Rebranding Cville, Louisa BOS say no to name change, A12 at 5, and accommodating untransit
BREAKING: Sen. Mark Warner secures federal grant for the Jefferson School African American Heritage Center.
“Charlottesville” won’t go away
During a presentation to City Council Monday night, the Charlottesville Albemarle Convention & Visitors Bureau used this graphic below to show, without saying it, that after nazis and white supremacists rallied in Charlottesville, killing a woman and injuring dozens of others, prospective visitors "mentioned wineries and shopping less often." The area tourism board has been trying to improve Charlottesville's image, most notably with the launch of Discover Black Charlottesville, but told Council that the "negative" words in the graphic haven't grown as small as they would like.
Louisa BOS rebukes “woke liberal crowd”
Local descendants of enslaved laborers recently asked the Jefferson-Madison Regional Library board of trustees to consider changing its name, which includes the names of two prominent slaveholders.
“For a number of years now our community has been undergoing a racial reckoning. The efforts have resulted in schools and organizations changing their names and statues being removed,” said Myra Anderson, director of Reclaimed Roots Descendants Alliance. “Our library has remained silent and continued to bear the name of two slave owners. We believe the library is long overdue for a name change, and that maintaining a bad name of a white supremacist is maintaining white supremacy in a space that is supposed to feel inclusive and equitable.”
The Board agreed to discuss the idea in June. The Blue Ridge Health District, the United Way of Greater Charlottesville, Child Health Partnership, and the Unitarian-Universalist church are a few organizations that have dropped the third president's name in recent years, and Charlottesville replaced Jefferson's birthday celebration in March with the celebration of Liberation and Freedom Day, commemorating when Union troops arrived in the city in March 1865 and freed enslaved people.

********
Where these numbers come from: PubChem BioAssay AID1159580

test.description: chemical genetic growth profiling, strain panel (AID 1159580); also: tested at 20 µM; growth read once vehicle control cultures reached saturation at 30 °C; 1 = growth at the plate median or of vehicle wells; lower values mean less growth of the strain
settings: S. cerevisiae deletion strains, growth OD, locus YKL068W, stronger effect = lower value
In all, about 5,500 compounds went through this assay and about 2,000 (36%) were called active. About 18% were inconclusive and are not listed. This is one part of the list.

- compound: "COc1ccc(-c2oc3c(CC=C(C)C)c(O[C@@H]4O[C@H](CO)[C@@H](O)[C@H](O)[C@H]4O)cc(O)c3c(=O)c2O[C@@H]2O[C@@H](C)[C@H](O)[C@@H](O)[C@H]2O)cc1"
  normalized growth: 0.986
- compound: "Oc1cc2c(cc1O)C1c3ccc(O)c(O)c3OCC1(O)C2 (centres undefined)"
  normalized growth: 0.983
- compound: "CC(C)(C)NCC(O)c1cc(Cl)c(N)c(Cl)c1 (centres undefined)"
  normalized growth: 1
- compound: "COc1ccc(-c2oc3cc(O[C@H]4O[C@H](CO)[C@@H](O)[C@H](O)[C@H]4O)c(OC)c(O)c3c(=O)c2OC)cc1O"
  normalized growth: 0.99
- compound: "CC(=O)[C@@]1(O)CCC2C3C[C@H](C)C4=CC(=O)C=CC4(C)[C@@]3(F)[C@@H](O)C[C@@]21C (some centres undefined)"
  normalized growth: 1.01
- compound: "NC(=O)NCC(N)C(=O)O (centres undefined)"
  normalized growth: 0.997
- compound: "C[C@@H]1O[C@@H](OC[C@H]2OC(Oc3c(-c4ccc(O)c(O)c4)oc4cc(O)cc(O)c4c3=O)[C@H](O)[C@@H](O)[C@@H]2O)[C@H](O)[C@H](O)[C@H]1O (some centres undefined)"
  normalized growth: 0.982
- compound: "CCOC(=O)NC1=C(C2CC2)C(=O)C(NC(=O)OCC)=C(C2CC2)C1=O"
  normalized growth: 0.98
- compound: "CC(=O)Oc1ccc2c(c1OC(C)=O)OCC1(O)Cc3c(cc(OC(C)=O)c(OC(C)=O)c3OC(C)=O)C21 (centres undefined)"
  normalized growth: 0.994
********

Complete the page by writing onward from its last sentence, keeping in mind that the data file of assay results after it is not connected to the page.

The Jefferson-Madison Regional Library has eight branches and a mobile unit spread out across the city of Charlottesville, Albemarle County, Greene County, Nelson County and Louisa County.
Although the name of the library has been changed a number of times - Charlottesville Public Library, the Charlottesville-Albemarle Regional Library, McIntire Regional Library - the Louisa County Republican Committee and Louisa County Board of Supervisors chair Duane Adams recently threaten to pull funding for the library ($392K has been appropriated for the library for FY23) if the name was changed.
Why? No big surprise. Because Adams thinks this:
“The woke liberal crowd is at it again! I support curriculum and actions that remember and teach our history – the good and the bad – but I will not stand for attempts to erase our history,” he wrote in a May 24 Facebook post, according to The Central Virginian.
And the Louisa County Republican Committee thinks this:
"It's time to speak up and take a stand," the group wrote in a June 4 Facebook post.
Standing up for what? How exactly does changing a name that was given to the library in the 1970s erase history? That's unclear.
Tammy Purcell, who publishes this:
…reported that "a resolution to formally oppose a name change" was on the Louisa BOS agenda this past Monday," and although the resolution does not call for defunding the library, "Adams says he’ll introduce a resolution to defund if the library moves forward with a name change." Despite mostly opposition to opposing the library name change during public comment Monday, the Louisa BOS voted unanimously to approve the resolution opposing the name change.